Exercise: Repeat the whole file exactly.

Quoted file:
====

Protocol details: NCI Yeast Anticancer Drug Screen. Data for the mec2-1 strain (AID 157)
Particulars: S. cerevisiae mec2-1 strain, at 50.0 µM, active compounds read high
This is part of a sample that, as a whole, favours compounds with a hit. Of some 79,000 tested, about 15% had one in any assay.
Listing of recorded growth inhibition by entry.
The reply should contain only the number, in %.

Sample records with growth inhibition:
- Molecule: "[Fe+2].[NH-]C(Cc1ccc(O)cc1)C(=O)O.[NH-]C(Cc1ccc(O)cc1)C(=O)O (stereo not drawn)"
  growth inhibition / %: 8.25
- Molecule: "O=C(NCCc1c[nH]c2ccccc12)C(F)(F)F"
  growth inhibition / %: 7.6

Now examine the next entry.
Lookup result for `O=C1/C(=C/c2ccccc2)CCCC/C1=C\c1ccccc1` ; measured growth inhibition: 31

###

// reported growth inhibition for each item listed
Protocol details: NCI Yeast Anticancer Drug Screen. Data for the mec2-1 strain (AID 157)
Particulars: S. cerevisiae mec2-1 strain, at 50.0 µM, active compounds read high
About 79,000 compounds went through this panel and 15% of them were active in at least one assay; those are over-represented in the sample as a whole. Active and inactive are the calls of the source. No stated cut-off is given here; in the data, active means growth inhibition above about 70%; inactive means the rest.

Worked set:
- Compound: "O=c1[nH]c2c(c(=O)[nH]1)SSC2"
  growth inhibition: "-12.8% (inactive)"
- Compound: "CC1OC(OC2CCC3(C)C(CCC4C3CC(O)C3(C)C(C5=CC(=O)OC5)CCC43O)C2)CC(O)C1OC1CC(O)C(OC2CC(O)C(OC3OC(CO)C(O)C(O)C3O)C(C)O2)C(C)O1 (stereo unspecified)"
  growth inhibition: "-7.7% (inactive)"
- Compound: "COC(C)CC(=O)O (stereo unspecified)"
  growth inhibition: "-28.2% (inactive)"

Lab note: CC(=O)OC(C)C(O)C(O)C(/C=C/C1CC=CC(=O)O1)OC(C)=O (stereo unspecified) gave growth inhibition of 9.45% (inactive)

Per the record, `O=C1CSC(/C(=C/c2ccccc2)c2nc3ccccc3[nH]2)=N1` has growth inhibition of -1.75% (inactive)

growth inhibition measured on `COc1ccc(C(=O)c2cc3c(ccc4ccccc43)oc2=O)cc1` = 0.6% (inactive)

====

Protocol details: NCI Yeast Anticancer Drug Screen. Data for the mec2-1 strain (AID 157)
Particulars: S. cerevisiae mec2-1 strain, at 50.0 µM, active compounds read high
This is part of a sample that, as a whole, favours compounds with a hit. Of some 79,000 tested, about 15% had one in any assay.
Listing of recorded growth inhibition by entry.
The reply should contain only the number, in %.

Sample records with growth inhibition:
- Molecule: "[Fe+2].[NH-]C(Cc1ccc(O)cc1)C(=O)O.[NH-]C(Cc1ccc(O)cc1)C(=O)O (stereo not drawn)"
  growth inhibition / %: 8.25
- Molecule: "O=C(NCCc1c[nH]c2ccccc12)C(F)(F)F"
  growth inhibition / %: 7.6

Now examine the next entry.
Lookup result for `O=C1/C(=C/c2ccccc2)CCCC/C1=C\c1ccccc1` ; measured growth inhibition: 31

###

// reported growth inhibition for each item listed
Protocol details: NCI Yeast Anticancer Drug Screen. Data for the mec2-1 strain (AID 157)
Particulars: S. cerevisiae mec2-1 strain, at 50.0 µM, active compounds read high
About 79,000 compounds went through this panel and 15% of them were active in at least one assay; those are over-represented in the sample as a whole. Active and inactive are the calls of the source. No stated cut-off is given here; in the data, active means growth inhibition above about 70%; inactive means the rest.

Worked set:
- Compound: "O=c1[nH]c2c(c(=O)[nH]1)SSC2"
  growth inhibition: "-12.8% (inactive)"
- Compound: "CC1OC(OC2CCC3(C)C(CCC4C3CC(O)C3(C)C(C5=CC(=O)OC5)CCC43O)C2)CC(O)C1OC1CC(O)C(OC2CC(O)C(OC3OC(CO)C(O)C(O)C3O)C(C)O2)C(C)O1 (stereo unspecified)"
  growth inhibition: "-7.7% (inactive)"
- Compound: "COC(C)CC(=O)O (stereo unspecified)"
  growth inhibition: "-28.2% (inactive)"

Lab note: CC(=O)OC(C)C(O)C(O)C(/C=C/C1CC=CC(=O)O1)OC(C)=O (stereo unspecified) gave growth inhibition of 9.45% (inactive)

Per the record, `O=C1CSC(/C(=C/c2ccccc2)c2nc3ccccc3[nH]2)=N1` has growth inhibition of -1.75% (inactive)

growth inhibition measured on `COc1ccc(C(=O)c2cc3c(ccc4ccccc43)oc2=O)cc1` = 0.6% (inactive)